In Philly, there are generations of people who have been doing this, and in a lot of ways, I’m really disappointed. I think the older generation, the guys who have done this before and were involved in the first tech scene have disappeared. Not just for capital, but for mentoring, advice. They’re not available and they’re not around. I think Philly has done a really good job at guiding itself, this generation, but it’s starting from the beginning because there aren’t mentors and people there to provide that guidance.

There’s also such a disconnect between the suburbs and inside the city. There’s a lot more overlap between the Valley and San Francisco.

Do you think you would return to Philadelphia under appropriate circumstances?

I think I see myself coming back to Philadelphia some day, but I don’t see our business being based out of Philadelphia, based on our target and who we sell to. I could see us having an office in Philadelphia. There’s solid engineers who are eager to leave larger enterprises. There’s something of a glut of talent, but the question is, ‘how do you bring it out?’

What is the perception you most often find of Philadelphia?

Out here, people just don’t know about it.

What does it say for the President of Philly Startup Leaders to leave Philadelphia?

If you’re a seriously committed entrepreneur, your business is what comes first. As President, I wanted to see that community grow, but that was not my first priority. It’s not a nonprofit run by full-time people who are paid to do it. I was there to support the entrepreneur community because I wanted to create a better place for myself and whatever company I was building. Ultimately, the most important thing is that we’re building good entrepreneurs. I’m proud to say that we’re from Philadelphia and will always tell people about the great things going on there.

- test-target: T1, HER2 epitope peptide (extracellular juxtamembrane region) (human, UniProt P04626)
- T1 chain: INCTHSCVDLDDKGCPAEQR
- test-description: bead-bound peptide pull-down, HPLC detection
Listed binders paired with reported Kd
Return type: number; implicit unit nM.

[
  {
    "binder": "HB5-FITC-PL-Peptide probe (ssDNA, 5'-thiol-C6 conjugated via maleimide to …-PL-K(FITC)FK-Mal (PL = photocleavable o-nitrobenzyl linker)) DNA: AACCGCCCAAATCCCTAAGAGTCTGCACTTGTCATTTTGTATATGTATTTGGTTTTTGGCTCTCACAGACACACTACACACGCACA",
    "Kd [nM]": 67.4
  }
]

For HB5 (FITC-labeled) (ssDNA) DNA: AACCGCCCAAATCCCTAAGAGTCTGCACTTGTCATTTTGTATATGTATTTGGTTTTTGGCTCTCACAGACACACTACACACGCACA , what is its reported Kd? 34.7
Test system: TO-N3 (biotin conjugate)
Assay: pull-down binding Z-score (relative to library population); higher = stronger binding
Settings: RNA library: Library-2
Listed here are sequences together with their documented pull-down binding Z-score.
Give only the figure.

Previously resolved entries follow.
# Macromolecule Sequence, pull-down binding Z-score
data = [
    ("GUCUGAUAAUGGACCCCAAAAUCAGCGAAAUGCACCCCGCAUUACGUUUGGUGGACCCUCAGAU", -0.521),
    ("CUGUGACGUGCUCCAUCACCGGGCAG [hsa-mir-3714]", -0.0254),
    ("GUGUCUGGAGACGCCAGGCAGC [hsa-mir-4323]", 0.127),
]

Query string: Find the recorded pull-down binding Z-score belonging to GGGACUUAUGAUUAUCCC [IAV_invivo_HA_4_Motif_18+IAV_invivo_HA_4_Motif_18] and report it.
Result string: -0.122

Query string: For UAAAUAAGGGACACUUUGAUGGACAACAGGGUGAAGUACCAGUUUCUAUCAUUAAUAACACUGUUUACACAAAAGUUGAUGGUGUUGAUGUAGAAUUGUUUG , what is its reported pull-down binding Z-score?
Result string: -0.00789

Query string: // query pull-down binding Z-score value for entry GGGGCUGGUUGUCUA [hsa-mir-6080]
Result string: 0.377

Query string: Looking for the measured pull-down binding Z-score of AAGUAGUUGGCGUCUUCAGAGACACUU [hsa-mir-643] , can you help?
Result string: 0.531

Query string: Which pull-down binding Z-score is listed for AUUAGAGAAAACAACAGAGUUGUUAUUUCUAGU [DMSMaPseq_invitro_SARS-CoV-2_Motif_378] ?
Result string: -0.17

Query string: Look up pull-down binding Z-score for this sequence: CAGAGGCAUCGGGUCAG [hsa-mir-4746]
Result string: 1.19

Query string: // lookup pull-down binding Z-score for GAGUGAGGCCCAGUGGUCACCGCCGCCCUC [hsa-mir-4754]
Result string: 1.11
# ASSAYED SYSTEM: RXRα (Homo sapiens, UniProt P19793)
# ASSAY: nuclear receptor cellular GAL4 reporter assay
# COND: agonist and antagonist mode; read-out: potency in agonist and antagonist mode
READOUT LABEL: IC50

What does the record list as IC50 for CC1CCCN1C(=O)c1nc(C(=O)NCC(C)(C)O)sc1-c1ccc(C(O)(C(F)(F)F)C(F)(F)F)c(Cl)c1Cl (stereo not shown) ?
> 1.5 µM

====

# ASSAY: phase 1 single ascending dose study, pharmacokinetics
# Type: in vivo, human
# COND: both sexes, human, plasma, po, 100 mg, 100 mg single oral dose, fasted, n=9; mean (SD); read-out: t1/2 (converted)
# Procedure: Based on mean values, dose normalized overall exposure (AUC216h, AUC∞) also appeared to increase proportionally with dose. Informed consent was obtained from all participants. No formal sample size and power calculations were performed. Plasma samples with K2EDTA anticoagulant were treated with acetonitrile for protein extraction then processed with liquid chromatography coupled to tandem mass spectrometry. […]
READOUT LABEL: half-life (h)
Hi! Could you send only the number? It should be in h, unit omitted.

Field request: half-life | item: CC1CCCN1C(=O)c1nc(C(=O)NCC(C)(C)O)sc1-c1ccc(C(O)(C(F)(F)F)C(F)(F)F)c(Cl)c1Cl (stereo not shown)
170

It’s an uphill battle to build certain types of companies in Philadelphia. If you choose to do that, then good for you, but that might not be the best thing for your business.

Anything else?

I’d love to do whatever I can to specifically help support Philadelphia startups. Anyone who wants to reach out about what Launchrock can do, is something that I’m really excited to do.

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Brian James Kirk

Brian James Kirk is Business Director and a cofounder of Technically Media, the publisher of Technical.ly and Generocity. Kirk handles sales, marketing and product development, forging new partnerships, building brand identity and coordinating events and projects. He produces the Philadelphia bike community event Bikeout and lives in the Callowhill neighborhood of Philadelphia.